Belfast Telegraph

Thursday 24 July 2014

DebateNI home of Northern Ireland politics

Brendan O’Leary's power-sharing lecture was not just an exercise in self-congratulation

Consociationalism: Deputy First Minister Martin McGuinness and First Minister Peter Robinson
Consociationalism: Deputy First Minister Martin McGuinness and First Minister Peter Robinson

Last week QUB was graced by the return of Professor Brendan O’Leary now of Pennsylvania University. He was giving a lecture entitled “Remarkably Successful Power-Sharing in Northern Ireland: Reflections on Excessive Ingratitude, Especially Among the Astonished.”

This self-regarding title was probably justified as having started off as an adviser to Labour’s shadow Secretary of State Kevin McNamara, he is widely credited as the academic who created our current power-sharing arrangement.

Known as consociationalism, it basically differs from the earlier model by dividing the spoils of government proportionately between the big parties.

Each get a due number of ministries while decisions requiring agreement at the centre are then negotiated, but only in crisis. These are the difficult decisions as it is relatively easy to spend money or allocate resources in each ministry.

O’Leary felt if decisions are parked there is no great downside as government continues, for the most part, on its parallel lines.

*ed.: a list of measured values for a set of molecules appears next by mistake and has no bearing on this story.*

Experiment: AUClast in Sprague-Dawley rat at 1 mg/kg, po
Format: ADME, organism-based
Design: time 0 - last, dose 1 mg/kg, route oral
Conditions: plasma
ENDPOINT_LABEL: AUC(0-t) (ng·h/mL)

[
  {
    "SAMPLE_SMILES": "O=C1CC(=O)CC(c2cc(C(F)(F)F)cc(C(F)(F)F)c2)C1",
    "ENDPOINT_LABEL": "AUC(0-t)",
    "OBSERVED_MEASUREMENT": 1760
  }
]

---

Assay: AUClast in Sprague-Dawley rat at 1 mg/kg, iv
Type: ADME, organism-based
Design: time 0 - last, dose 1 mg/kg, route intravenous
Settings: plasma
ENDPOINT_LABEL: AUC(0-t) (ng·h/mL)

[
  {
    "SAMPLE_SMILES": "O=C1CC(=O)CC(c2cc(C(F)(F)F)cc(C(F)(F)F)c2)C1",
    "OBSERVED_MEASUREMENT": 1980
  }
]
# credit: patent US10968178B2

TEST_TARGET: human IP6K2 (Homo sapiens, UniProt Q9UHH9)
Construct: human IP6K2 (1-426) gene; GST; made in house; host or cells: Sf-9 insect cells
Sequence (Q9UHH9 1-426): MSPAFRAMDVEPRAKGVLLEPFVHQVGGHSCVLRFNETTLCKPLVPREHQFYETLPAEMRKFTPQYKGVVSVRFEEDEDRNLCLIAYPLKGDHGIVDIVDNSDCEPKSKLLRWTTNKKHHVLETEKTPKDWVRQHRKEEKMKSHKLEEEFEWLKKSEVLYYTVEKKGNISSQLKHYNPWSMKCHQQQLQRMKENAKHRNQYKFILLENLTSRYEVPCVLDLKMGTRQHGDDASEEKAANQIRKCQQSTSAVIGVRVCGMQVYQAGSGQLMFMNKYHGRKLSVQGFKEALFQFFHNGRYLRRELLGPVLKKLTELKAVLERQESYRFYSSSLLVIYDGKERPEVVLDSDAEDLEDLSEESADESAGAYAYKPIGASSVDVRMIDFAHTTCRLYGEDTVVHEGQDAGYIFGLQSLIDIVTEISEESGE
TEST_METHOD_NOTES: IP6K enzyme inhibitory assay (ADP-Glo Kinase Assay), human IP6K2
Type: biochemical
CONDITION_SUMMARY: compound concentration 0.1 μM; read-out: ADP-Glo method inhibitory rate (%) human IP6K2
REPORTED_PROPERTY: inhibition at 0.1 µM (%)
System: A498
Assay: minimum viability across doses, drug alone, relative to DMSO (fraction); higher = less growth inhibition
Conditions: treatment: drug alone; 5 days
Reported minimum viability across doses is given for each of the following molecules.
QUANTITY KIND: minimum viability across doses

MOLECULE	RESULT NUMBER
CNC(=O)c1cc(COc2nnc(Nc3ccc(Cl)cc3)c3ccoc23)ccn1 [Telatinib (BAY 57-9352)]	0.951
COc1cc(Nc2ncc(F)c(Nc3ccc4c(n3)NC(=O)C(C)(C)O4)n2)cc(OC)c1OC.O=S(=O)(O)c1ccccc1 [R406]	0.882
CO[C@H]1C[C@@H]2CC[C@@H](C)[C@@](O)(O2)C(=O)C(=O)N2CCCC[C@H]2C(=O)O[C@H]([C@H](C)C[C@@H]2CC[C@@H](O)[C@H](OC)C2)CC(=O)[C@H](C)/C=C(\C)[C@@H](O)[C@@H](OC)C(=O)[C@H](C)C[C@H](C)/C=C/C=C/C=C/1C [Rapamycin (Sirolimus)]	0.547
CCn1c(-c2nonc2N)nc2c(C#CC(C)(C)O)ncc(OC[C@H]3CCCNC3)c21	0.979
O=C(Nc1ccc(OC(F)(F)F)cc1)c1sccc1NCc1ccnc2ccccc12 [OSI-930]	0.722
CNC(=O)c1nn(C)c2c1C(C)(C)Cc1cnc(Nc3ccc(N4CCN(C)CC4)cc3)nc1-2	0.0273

This system leads however to impasse and to nothing ever changing.

This lecture was not just an exercise in self-congratulation, as O’Leary ably pointed out how effective Stormont had been in its, admittedly, small number of fully-functioning years.

He instanced a somewhat dubious comparison with Scotland, saying each devolved assembly had passed a similar amount of legislation.

He also noted how the boot was often on the other foot with the police now having a crisis of acceptability in Protestant areas; British support having weakened (although not in the key financial area) and Unionist ‘hegemony’ ending forever.

This all rather denied the view of an equally famous political scientist from the 1960s, Richard Rose, who famously said: “The problem of Northern Ireland is there is no solution.”

Nonetheless the death rate had plummeted to an all-time low which O’Leary was pleased to say was another plus point of the new arrangements (I did point out that the level of killing depended more on paramilitaries choosing not to murder).

The Professor reserved a final criticism of the ‘others,’ the centre parties and the reconciliation community, who had not achieved such items as the Bill of Rights and were needlessly promoting integrated integration when a consociational system needed strong, separate schooling.

He had a good first point.

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